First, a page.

Framing Nature With
out nine saltine crackers on a plate, three to a row. With a ruler, measure the
height and width. Round off to the nearest inch. Multiply. How many square
inches of crackers do you have? Blob a little peanut butter and jelly on each
one. Eat! Drink a glass of milk with your _____ (fill in the blank) square
inches of crackers - we'll leave measuring the volume of that milk for another
Blank picture frame (no glass or
Ruler | Scratch paper and pencil |
Magnifying glass if available
Don't you love nature? It's fun to
get outside and study it, up close and personal. Today, we'll combine nature
study with a little math measurement exercise for double the learning and fun.
Simply place a blank picture frame
onto a spot in your back yard, a park, a playground, a garden, the base of a
tree, or anywhere you'd like.
With a ruler, measure the height and width of the
inner rectangle of the frame. Round off to the nearest whole inch. Maybe you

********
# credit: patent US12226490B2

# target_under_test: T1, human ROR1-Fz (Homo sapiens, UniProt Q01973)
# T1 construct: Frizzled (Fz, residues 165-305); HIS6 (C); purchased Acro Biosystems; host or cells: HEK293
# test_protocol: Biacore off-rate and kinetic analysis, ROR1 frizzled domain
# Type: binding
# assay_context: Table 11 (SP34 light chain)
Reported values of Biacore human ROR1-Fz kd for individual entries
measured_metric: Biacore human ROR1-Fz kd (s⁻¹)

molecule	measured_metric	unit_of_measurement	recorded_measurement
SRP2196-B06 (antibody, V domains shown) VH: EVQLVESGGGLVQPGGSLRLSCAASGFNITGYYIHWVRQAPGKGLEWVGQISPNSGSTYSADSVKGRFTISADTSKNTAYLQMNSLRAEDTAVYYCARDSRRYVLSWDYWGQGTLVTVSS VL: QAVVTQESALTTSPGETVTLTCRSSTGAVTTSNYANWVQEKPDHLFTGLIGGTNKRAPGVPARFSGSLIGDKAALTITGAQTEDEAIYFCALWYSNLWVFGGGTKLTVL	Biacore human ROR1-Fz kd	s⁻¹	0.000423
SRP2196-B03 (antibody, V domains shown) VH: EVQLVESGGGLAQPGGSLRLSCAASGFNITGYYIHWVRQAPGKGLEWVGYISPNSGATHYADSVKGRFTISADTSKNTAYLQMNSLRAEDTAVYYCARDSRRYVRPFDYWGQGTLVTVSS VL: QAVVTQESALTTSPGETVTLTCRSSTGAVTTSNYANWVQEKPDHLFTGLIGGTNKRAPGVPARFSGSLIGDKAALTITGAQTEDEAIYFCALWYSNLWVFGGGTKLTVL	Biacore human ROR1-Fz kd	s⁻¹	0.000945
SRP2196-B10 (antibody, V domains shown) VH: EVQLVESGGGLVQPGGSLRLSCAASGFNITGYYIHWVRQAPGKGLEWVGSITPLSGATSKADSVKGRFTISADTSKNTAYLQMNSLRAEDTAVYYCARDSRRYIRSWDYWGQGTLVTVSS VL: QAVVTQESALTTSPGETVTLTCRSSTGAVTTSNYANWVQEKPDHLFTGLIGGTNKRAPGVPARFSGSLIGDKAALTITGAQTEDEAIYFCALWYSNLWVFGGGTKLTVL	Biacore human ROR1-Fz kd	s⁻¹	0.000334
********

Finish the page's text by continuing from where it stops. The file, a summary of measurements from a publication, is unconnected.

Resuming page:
have a 4" x 6" frame, or an 8" x 10" frame. Write down the two measurements on
a piece of scratch paper.
Now figure out how many "square
inches" that frame shows. All you do is multiply the height times the width. So
if you have a 4" x 6" frame, that's 4 x 6 = 24. That frame shows 24 square
inches of space. If you cut out 24 little pieces of paper, each of them 1 inch
tall and 1 inch wide, 24 of them would fit inside that frame.
How many square inches of nature
does your picture frame show?
Now look closely at the nature
within that frame, or use a magnifying glass. Write down on the scratch paper
all the things that you can see. Rocks? Pebbles? Dead leaves? A clump of grass
blades? Live leaves? Gnats? A cucumber beetle? Dark brown soil? Light tan soil?
A roly-poly bug?
See how much neat stuff you can find
in every square inch of nature?